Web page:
homicide committed is then clearly not traceable to unilateral provocation, nor in such cases could the whole blame be placed on one side. For if it were so, the Exception more appropriately applicable would be Exception 1. There is no previous deliberation or determination to fight. A fight suddenly takes place, for which both parties are more or less to be blamed. It may be that one of them starts it, but if the other had not aggravated it by his own conduct it would not have taken the serious turn it did. There is then mutual provocation and aggravation, and it is difficult to apportion the share of blame which attaches to each fighter. The help of Exception 4 can be invoked if death is caused (a) without premeditation, (b) in a sudden fight; (c) without the offender's having taken undue advantage or acted in a cruel or unusual manner; and (d) the fight must have been with the person killed. To bring a case within Exception 4 all the ingredients mentioned in it must be found. It is to be noted that the `fight' occurring in Exception 4 to Section 300 IPC is not defined in the IPC. It takes two to make a fight. Heat of passion requires that there must be no time for the passions to cool down and 8
in this case, the parties have worked themselves into a fury on account of the verbal altercation in the beginning. A fight is a combat between two and more persons whether with or without weapons. It is not possible to enunciate any general rule as to what shall be deemed to be a sudden quarrel. It is a question of fact and whether a quarrel is sudden or not must necessarily depend upon the proved facts of each case. For the application of Exception 4, it is not sufficient to show that there was a sudden quarrel and there was no premeditation. It must further be shown that the offender has not taken undue advantage or acted in cruel or unusual manner. The expression `undue advantage' as used in the provision means `unfair advantage'.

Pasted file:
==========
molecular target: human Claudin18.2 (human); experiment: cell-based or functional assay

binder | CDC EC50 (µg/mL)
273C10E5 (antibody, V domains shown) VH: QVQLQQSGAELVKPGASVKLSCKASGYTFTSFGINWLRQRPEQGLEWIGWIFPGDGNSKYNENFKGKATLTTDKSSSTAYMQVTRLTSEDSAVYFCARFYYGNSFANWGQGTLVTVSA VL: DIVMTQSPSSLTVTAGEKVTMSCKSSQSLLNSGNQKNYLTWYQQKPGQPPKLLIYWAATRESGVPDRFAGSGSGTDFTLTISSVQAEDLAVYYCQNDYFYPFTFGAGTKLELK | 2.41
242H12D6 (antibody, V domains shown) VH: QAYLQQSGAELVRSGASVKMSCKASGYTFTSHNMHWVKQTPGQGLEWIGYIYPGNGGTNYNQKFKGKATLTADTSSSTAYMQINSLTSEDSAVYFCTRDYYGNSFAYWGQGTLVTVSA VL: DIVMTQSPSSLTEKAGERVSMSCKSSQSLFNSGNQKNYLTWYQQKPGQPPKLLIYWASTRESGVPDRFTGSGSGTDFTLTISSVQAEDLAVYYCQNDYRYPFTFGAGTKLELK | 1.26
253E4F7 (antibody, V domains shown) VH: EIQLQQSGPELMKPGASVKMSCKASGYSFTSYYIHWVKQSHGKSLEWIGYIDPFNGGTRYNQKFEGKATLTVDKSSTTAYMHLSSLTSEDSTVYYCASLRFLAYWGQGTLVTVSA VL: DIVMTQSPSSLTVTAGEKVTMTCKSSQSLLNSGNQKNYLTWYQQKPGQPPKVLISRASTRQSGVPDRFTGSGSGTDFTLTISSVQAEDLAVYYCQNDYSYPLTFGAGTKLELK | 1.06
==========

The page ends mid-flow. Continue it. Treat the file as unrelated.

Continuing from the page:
10. Where the offender takes undue advantage or has acted in a cruel or unusual manner, the benefit of Exception 4 cannot be given to him. If the weapon used or the manner of attack by the assailant is out of all proportion, that circumstance must be taken into consideration to decide whether undue advantage has been taken. In Kikar Singh v. 9
State of Rajasthan (AIR 1993 SC 2426) it was held that if the accused used deadly weapons against the unarmed man and struck a blow on the head it must be held that using the blows with the knowledge that they were likely to cause death, he had taken undue advantage. In the instant case blows on vital parts of unarmed persons were given with brutality. The abdomens of two deceased persons were ripped open and internal organs come out. In view of the aforesaid factual position, Exception 4 to Section 300 I.P.C. has been rightly held to be inapplicable.
11. Considering the factual background, in our considered view the appropriate conviction would be under Section 304 Part I, IPC. Custodial sentence of 10 years would meet the ends of justice. We record our appreciation for the able manner in which Mr. Karpaga Vinayagam, learned amicus curiae assisted the Court.
12. The appeal is allowed to the above extent. 10
(Dr. ARIJIT PASAYAT)
August 5, 2008